Santa Claus is a legend born in centuries of imagination, but his origins take us back to a 4th century holy man whose fervor and generosity characterized him as a Christian zealot. Saint Nicholas, bishop of Myra was born during the persecutions of Diocletian in what is currently southern Turkey. Nicholas was jailed, suffered routine beatings, but was freed under the reign of Constantine who legalized Christianity.
Born of wealthy parents, Nicholas gave gifts away anonymously. He quoted God’s Word to justify his actions. Historians tell of a time when Nicholas saved a poor family from utter disaster. A father had three daughters who were headed for a life of slavery or prostitution since they could not afford dowry money for legal marriages. The custom of the day for marrying demanded the bride-to-be to give the spouse a dowry which was a large wedding gift. One daughter was pledged for marriage and Nicholas provided a dowry by throwing a bag of gold in the window of the poor family’s home.
Nevertheless, during and after the Protestant reformation Nicholas was less venerated as a saint and his identity suffered. Going forward, various legends combined to give Old Saint Nick a new identity. Included in his shaping were myths, folk songs, stories and poems as the famous “Night Before Christmas.” Finally in 1931 Coca Cola painted the modern Santa Claus with a red, fur trimmed suit. He has survived, however twisted.
Sadly, the once great follower of Jesus Christ has become the chief competition for the true meaning of Christmas. “Kringle” represents human integrity, sentiment, and generosity but never more the fire of hatred for evil. He is depicted morally upright but tolerant and forgiving, a universalist; never demanding allegiance to a certain creed. He counteracts the blood-shedding Christ by assuming that all can be righteous without the Savior. He sees the “Goodness” of mankind as enough.
Herod, the earthly enemy of the Christ child sought Jesus dead; drastic measures for a baby, don’t you think? Though still an infant, the true King of the Jews could never assume reign and had to be stopped beforehand. Herod and his minions set out to accomplish the deed; thousands of newborns were killed. This is a side of Christmas which gets neglected.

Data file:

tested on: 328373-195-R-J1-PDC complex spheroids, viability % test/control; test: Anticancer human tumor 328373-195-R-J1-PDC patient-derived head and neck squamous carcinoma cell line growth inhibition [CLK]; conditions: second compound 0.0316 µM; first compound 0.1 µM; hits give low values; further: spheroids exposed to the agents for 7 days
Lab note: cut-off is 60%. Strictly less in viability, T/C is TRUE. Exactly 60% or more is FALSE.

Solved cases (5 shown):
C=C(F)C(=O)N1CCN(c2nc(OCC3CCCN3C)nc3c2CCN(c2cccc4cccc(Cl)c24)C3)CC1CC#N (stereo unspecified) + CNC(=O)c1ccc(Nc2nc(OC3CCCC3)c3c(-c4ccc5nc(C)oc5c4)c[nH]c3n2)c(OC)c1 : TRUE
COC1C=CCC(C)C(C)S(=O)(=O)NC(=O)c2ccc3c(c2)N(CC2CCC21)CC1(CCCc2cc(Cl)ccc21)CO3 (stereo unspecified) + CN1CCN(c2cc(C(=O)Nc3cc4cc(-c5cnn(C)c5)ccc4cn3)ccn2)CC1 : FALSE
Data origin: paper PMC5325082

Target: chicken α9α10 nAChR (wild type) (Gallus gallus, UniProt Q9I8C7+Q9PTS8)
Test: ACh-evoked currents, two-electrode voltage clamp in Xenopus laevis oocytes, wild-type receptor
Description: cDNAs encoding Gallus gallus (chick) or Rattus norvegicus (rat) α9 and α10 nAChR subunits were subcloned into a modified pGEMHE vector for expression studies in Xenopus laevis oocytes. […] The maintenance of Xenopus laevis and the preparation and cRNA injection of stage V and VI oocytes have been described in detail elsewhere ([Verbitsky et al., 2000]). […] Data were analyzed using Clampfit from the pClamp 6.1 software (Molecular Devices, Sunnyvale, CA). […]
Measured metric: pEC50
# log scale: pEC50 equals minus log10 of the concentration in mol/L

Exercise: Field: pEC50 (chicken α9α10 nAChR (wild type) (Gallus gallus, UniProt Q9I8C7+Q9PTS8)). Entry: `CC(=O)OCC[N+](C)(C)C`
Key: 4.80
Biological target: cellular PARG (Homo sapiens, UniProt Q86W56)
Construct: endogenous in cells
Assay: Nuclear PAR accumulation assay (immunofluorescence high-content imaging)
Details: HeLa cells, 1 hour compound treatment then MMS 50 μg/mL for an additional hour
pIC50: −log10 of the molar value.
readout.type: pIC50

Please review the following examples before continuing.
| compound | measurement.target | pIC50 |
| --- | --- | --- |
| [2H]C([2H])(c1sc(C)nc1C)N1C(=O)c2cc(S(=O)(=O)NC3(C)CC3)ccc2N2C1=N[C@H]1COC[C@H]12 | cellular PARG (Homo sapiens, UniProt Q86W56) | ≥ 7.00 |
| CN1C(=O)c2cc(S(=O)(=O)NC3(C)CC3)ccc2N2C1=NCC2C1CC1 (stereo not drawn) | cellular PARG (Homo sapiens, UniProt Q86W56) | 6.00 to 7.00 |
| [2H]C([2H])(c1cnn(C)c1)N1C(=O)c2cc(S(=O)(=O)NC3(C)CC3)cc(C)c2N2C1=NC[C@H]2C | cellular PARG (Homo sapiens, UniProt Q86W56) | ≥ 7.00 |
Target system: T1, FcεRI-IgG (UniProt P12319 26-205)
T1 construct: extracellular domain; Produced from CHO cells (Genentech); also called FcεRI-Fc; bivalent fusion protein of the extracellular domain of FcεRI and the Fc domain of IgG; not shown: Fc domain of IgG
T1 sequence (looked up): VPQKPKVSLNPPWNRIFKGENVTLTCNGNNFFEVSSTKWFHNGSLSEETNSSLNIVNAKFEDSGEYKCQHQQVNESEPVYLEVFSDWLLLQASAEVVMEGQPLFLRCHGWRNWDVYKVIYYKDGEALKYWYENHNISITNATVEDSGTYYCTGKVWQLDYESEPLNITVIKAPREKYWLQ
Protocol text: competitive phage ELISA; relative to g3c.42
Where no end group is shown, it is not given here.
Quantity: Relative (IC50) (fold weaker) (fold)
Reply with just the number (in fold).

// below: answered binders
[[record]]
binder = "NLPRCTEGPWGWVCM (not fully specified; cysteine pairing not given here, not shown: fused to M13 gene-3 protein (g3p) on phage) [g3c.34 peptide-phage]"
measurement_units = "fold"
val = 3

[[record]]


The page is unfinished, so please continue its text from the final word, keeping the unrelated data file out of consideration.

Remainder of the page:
In Hungary and Poland Santa is St. Nicholas, in Sweden the Christmas Brownie. Russia calls him Grandfather Frost, in Norway he’s the Christmas gnome. In Japan he is a god, Babbo Natale is the Italian name. Then we have Kanakaloka, Kerstman, Pere Noel, Weinachtsmann, and Father Christmas. Obviously there are many more names and legends.
What can we conclude? Jesus taught parables as a condescending kindness to hardened listeners. He knew some could only grasp a story. However, His metaphors were loaded with spiritual meaning — It was in the hope that in a tragic moment the light of the story would shine in someone’s heart. So, illustrations and not-necessarily-historical hyperbole could be valuable. Such being also the Santa story.
Father Christmas could be also traced back for it’s true significance if the effort would be made. If done, it would lead us to whom his life was dedicated, Jesus Christ. Obviously touched deeply by the Savior, Nicholas was a believer, and hero of the faith. He was a man with a message. Sorry to say many settle for a superficial Santa with no message but one of convenience.
In Nazi Germany Deitrich Bonhoffer was constrained to search for the message behind the message. It cost his life but because of his bravery and that of others, a true picture was sent to the world — Germany would not stand by and watch hell-bent actions by evil leaders without at least attempting to resist. We are thankful for true stories and St. Nicholas’ true story. We are ever thankful that they cared enough to at least try. These showed Christ to us and are true heroes. Merry Christmas